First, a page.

WATCH: New Zealand grab the bronze with 40-17 win over Wales
It was the game that nobody wanted to play.
New Zealand took on Wales to fight it out for a bronze medal at Tokyo Stadium. Both teams arrived here having lost their semi-final ties against England and South Africa respectively. New Zealand, admittedly, was the more surprising inclusion of this game as few would've expected them to miss out on the final. The last time NZ lost two World Cup games in a row was back in 1999 and today's result would ensure that remained unchanged.
History was against the Welsh for this tie - NZ hadn't lost to Wales in nearly 66 years (1953) and the All Blacks have won the following 30 test matches ever since, which happens to be the longest winning run ever against a Tier-1 nation in Test history. Additionally, during Steve Hansen's 106 games in charge of the All Blacks, his team have won 92 games, drawn four and lost just 10.
Wales 17-40 New Zealand: Watch highlights below
Five minutes into the encounter and New Zealand stormed out of the gates as they sliced through the Welsh defence to find Joe Moody who stumbled over the line for a try. Richie Mo'unga added the extras with ease.
New Zealand kept at it and it was Beauden Barrett who scored after snatching a slick offload from Aaron Smith. The full-back danced past some defenders to touch down between the posts for five easy points. 14-0 the score read after Mo'unga's conversion.
But then..a lifeline for the Welsh. Gatland's men worked relentlessly through the phases before flicking the ball out left to find Hallam Amos who strolled past the line to score. Rhys Patchell grabbed the two points.
Nearly half an hour into the encounter, Wales received a penalty and Patchell added three points for a tight score of 14-10.
A couple of minutes later, after a brilliant win at the ruck, the All Blacks flicked it left to find a thundering Ben Smith who hurled over the line with Welsh defenders hanging onto his coattails.
With halftime moments away, New Zealand sealed the game as Smith left Tomos Williams in a heap to cross the line for the second time in the game. The half came to a close with Hansen's men comfortably ahead with a score of 10-28.
The second half rumbled into life and it was more of the same.
NZ began the second half same way the finished the first - with a try. Sonny Bill Williams did brilliantly to dodge a tackle and find Ryan Crotty who slammed over from close range. The three-time champions were enjoying themselves and the 10-35 scoreline certainly reflected it.
The Welsh certainly didn't take the score lying down and nearly an hour into the game, they got their second try. Josh Adams scooped the ball from the back of the ruck before charging through a gap to touch down. Dan Biggar added the extras for a score of 17-35.
7 - Josh Adams has scored 7 tries at #RWC2019, the most by a @WelshRugbyUnion player in an edition of the tournament, surpassing @ShaneWilliams11's tally of 6 in 2007; only three players from any nation have scored more at a @rugbyworldcup (Lomu, Habana, Savea). Heaven.#NZLvWAL pic.twitter.com/c6AH1cKIQ8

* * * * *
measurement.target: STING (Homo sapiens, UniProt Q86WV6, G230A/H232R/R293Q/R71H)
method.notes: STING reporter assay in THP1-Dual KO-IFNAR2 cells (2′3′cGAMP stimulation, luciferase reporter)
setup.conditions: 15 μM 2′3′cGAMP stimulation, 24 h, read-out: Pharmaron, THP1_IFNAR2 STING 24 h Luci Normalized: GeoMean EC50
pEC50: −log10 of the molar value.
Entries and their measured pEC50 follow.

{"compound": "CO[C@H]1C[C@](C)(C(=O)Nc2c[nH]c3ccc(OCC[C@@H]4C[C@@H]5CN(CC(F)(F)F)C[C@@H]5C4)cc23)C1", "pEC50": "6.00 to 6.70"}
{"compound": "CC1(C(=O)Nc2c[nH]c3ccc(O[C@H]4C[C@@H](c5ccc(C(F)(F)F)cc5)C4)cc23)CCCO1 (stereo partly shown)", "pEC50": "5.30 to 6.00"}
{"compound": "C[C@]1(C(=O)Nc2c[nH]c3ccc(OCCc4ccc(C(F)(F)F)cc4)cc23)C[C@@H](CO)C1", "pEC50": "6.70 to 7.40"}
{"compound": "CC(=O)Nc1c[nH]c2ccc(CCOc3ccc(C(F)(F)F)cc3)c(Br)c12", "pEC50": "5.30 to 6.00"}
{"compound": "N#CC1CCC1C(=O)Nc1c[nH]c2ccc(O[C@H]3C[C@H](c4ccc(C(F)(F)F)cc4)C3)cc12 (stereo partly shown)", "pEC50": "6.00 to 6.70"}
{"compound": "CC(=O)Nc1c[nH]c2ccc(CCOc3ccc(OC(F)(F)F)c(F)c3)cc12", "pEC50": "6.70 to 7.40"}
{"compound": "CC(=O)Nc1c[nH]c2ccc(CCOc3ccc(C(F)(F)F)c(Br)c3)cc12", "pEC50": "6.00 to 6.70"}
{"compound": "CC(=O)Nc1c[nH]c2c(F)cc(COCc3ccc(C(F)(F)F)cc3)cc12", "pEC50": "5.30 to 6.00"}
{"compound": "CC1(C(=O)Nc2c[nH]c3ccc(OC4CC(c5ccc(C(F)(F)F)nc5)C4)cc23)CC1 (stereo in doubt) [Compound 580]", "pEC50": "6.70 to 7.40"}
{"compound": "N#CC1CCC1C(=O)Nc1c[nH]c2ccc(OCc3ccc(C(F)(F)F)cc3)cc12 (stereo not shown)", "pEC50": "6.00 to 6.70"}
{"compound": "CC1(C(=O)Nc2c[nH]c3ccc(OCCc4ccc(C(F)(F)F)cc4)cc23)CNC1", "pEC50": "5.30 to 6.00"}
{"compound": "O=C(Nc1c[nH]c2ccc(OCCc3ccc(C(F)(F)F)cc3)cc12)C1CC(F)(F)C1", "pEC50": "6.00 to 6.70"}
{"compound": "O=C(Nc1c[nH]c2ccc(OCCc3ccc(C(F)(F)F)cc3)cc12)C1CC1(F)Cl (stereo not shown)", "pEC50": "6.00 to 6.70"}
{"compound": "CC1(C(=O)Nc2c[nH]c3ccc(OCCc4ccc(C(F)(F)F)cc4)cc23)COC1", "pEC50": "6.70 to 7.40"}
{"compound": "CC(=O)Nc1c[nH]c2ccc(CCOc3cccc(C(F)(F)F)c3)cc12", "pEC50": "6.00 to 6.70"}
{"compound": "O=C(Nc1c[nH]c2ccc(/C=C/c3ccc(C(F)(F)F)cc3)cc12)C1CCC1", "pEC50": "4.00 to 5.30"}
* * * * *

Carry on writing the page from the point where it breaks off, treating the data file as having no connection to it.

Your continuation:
— OptaJonny (@OptaJonny) November 1, 2019
Entering the final 10 minutes of the match, New Zealand added the icing on their cake as Mo'unga jumped on the scoring bandwagon. After overpowering the Welsh forwards at the scrum, Brad Weber found Mo'unga with a precise pass before the fly-half crossed over for the try.
And so it finished in Tokyo with a final scoreline of 40-17 to New Zealand.
This match turned out to be Welsh coach Warren Gatland's swansong game in charge; throughout his 12-year tenure, he has only failed to beat one team - New Zealand. And unfortunately for him and his side, that record continued today. Regardless, this man deserves nothing but applause for his contributions to the development of Welsh rugby, what he has achieved during his stay has been nothing short of remarkable.
Gatland offered a few th0ught post-game:
"To finish fourth in this World Cup, and with a five-day turnaround, I am really proud of the guys and the way they performed in this tournament."
"We will reflect and be honest. The better team won - we have just got to take defeat on the chin."
"We can enjoy tonight and celebrate what we have achieved, not just at the World Cup but for all the players and staff who have been involved in the past 12 years."
"I have loved my time in Wales, it's a brilliant country to be a part of."
As for New Zealand, they will have no qualms about this game - they wanted the final and this result will do little to quell the pain of missing out on a chance to win their fourth WC trophy. Despite the commanding victory today, this campaign will still be viewed as a failure back home but both Hansen and his men deserve credit for their performances throughout the tournament. It was just one poor game and an exceptional England side that ended their WC dreams.
127 - Kieran Read has won his 127th and final cap for the @AllBlacks, taking him into the top 10 most capped players in Test history (level with V Matfield in 10th), it was a 52nd game as skipper of the side, managing an 83% win rate as captain. Farewell. pic.twitter.com/4iVQ1t0Ori
— OptaJason (@OptaJason) November 1, 2019
Hansen too, bids goodbye to his beloved team after an incredibly successful tenure which he described postgame as "a privilege". His reign oversaw his side win two consecutive World Cups and lose just one WC game.
He offered some parting thoughts:
"All tournament we have had good defence and we have played pretty good footy all the way through, but you have one bad day and you get knocked out. That is what knockout footy is all about."
And that's that.
Four weeks and 47 matches later, we have arrived at the crucial juncture of crowning the Webb Ellis Cup Champion. All that remains to be seen is who among England and South Africa is capable and hungry enough to write their name in the history books and land the coveted trophy.